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union, where and indices
Posted by: Mattia Belletti
Date: March 12, 2010 09:21AM

I have a case in which a UNION is badly optimized, even though the optimization itself should be really simple to derive automatically. Here is an example, which I'm testing on a (Debian stable) MySQL 5.0 (5.0.51a-24+lenny3-log):

CREATE TABLE first (id INT, INDEX index_id (id));
CREATE TABLE second (id INT, INDEX index_id (id));
INSERT INTO first VALUES (1), (2), (3);
INSERT INTO second VALUES (4), (5), (6);
mysql> EXPLAIN SELECT * FROM ((SELECT * FROM first) UNION (SELECT * FROM second)) AS u WHERE id = 2;
+----+--------------+------------+-------+---------------+----------+---------+------+------+-------------+
| id | select_type | table | type | possible_keys | key | key_len | ref | rows | Extra |
+----+--------------+------------+-------+---------------+----------+---------+------+------+-------------+
| 1 | PRIMARY | <derived2> | ALL | NULL | NULL | NULL | NULL | 6 | Using where |
| 2 | DERIVED | first | index | NULL | index_id | 5 | NULL | 3 | Using index |
| 3 | UNION | second | index | NULL | index_id | 5 | NULL | 3 | Using index |
| NULL | UNION RESULT | <union2,3> | ALL | NULL | NULL | NULL | NULL | NULL | |
+----+--------------+------------+-------+---------------+----------+---------+------+------+-------------+

As you can see, all 6 rows are examined by the query, even though an index for the 'id' field exists in each single subquery of the union. Indeed, if I explicitely move the WHERE condition inside, I get a much better result:

mysql> EXPLAIN SELECT * FROM ((SELECT * FROM first WHERE id = 2) UNION (SELECT * FROM second WHERE id = 2)) AS u;
+----+--------------+------------+--------+---------------+----------+---------+------+------+--------------------------+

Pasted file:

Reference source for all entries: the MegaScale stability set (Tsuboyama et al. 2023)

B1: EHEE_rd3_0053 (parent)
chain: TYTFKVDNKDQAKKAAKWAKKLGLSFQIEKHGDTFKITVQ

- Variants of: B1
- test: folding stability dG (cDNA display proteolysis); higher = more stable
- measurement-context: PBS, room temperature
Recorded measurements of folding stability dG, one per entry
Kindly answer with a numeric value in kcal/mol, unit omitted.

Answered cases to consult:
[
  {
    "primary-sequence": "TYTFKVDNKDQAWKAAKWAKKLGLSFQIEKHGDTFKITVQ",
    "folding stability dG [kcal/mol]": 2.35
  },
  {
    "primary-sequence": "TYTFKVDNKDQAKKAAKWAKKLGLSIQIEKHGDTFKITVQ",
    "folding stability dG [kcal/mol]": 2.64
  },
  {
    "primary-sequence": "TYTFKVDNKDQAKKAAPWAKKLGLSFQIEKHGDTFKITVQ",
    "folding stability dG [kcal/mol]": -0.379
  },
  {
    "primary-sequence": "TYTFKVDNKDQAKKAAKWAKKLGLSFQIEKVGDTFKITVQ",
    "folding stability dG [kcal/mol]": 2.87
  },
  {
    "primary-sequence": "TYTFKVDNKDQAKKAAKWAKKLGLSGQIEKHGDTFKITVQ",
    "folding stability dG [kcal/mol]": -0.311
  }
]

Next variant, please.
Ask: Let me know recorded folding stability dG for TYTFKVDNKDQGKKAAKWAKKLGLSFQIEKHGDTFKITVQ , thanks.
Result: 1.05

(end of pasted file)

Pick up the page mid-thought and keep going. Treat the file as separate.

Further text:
| id | select_type | table | type | possible_keys | key | key_len | ref | rows | Extra |
+----+--------------+------------+--------+---------------+----------+---------+------+------+--------------------------+
| 1 | PRIMARY | <derived2> | system | NULL | NULL | NULL | NULL | 1 | |
| 2 | DERIVED | first | ref | index_id | index_id | 5 | | 1 | Using where; Using index |
| 3 | UNION | second | ref | index_id | index_id | 5 | | 1 | Using where; Using index |
| NULL | UNION RESULT | <union2,3> | ALL | NULL | NULL | NULL | NULL | NULL | |
+----+--------------+------------+--------+---------------+----------+---------+------+------+--------------------------+

Now it is clear that the indices are used. So, MySQL, instead of filtering the results and then merge the result, first merge the results and then filter them, on a temporary table which now contains no index at all.

All good and well, if I could re-formulate the queries by myself so that I move the WHERE condition inside the subqueries as for the second example, but I cannot, since the union is indeed a view in my case - and I cannot change at runtime the view definition (also because, as you can guess, the WHERE condition can change).

Have you any suggestion to give about how can I "force" MySQL to perform this kind of optimization (filter-than-merge rather than merge-than-filter), given the condition that the UNION is a view?

Thanks in advance for any reply,

- Mattia Belletti

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